There’s a mouse in the house—and there’s a Catholic saint who can help with that

We have a mouse. I should say, we still have a mouse.
More than a week into his stay, I’m starting to think we might always have a mouse.
We don’t just have signs of a mouse. We have an actual mouse. Every night between 8 and 10 p.m., he makes an appearance—or two or three. He explores the kitchen and the dining room. Sometimes he makes a rapid dash across the living room.
You might think I’d be getting used to the idea of having the mouse around, but last night when I saw it, I screamed.
My scream startled the mouse—and the boys reminded me yet again that we are not supposed to scare the mouse. Apparently we want him to feel comfortable so we can catch him.

That’s the mouse. Just brazenly hanging out, while refusing to smile for my photo.
But it’s not working. I don’t know what that mouse is living off of, but he is not interested in anything in the traps. And yes, we have involved professionals—professionals who are returning today. Because if there is one thing I have learned in life, it is that professionals are professionals for a reason, and we should call on them for assistance.
Nonetheless, I am starting to believe the mouse might never ever ever leave. In desperation I Googled “life span of a mouse” the other day. In case you are wondering, a mouse lives about one year, but it can live two to three years in a controlled environment.
Our house is, fortunately, always out of control, but it’s also heated and has plenty of food available. If I were a mouse, I would stay here forever. And yes, I am hoping it’s just the one mouse—though I am not sure how to confirm that.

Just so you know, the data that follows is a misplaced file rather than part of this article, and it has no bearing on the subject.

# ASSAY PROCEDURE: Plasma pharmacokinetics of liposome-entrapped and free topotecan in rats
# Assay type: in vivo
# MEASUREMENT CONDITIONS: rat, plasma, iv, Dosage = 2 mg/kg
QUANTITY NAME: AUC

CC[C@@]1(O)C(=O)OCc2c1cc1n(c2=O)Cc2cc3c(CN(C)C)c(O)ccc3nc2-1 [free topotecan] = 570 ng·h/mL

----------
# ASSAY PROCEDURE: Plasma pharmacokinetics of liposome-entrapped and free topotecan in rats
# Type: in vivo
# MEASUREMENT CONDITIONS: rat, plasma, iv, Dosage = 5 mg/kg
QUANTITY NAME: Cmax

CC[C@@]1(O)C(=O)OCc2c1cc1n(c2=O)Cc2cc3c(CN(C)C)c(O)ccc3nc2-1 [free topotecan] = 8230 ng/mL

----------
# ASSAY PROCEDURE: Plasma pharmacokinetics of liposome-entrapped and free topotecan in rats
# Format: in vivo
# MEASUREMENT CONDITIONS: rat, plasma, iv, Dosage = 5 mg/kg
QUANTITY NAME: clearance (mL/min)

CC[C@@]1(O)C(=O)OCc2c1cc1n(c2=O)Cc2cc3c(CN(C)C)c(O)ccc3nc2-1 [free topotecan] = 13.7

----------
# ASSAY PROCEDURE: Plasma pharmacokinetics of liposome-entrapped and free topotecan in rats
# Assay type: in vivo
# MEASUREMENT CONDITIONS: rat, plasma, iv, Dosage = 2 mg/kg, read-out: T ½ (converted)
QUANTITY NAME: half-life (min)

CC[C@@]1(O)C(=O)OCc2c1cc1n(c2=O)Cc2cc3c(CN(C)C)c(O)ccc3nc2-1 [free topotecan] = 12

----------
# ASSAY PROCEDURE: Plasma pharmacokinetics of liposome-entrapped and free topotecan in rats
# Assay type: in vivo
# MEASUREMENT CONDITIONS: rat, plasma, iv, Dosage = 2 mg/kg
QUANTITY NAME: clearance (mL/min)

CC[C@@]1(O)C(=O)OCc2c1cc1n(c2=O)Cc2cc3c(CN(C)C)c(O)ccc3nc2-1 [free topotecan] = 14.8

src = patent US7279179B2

“We could put a nametag on him when we see him, and then we would know if we see another one,” one of our boys suggested. It’s the best idea anyone has had. That’s why we call the professionals.
The other night during bedtime prayers, I prayed: “And God, please take the mouse away from our house.”
“No, God,” our 7-year-old said, “please let the mouse stay because I really want a pet. And please make all the mousetraps magically disappear.”
I’m pretty sure this boy has God’s ear.
Meanwhile, after some research into patron saints, I have decided I am long overdue for beginning a novena to St. Gertrude of Nivelles, who happens to be—and not coincidentally, I believe—the patron saint of both mice and cats.

I can’t find a novena to this wonderful saint who shares a feast day with St. Patrick, so I’m writing one. (For a lovely selection of novenas you can have emailed directly to you so you can remember to pray nine days in a row, visit here.) 
Novena to St. Gertrude of Nivelles
Dear St. Gertrude, you have long been venerated as a patron against rats and mice. Please intercede for us, we pray, and ask God to rid our home of all mice. We ask for your prayers as we work to reclaim our home as ours alone, free from mice and any other pests. May this time sharing our space with mice also strengthen us as a family and be fruitful for us spiritually, drawing us ever closer to our Father in Heaven.
Amen.
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Catholic Review

Catholic Review

The Catholic Review is the official publication of the Archdiocese of Baltimore.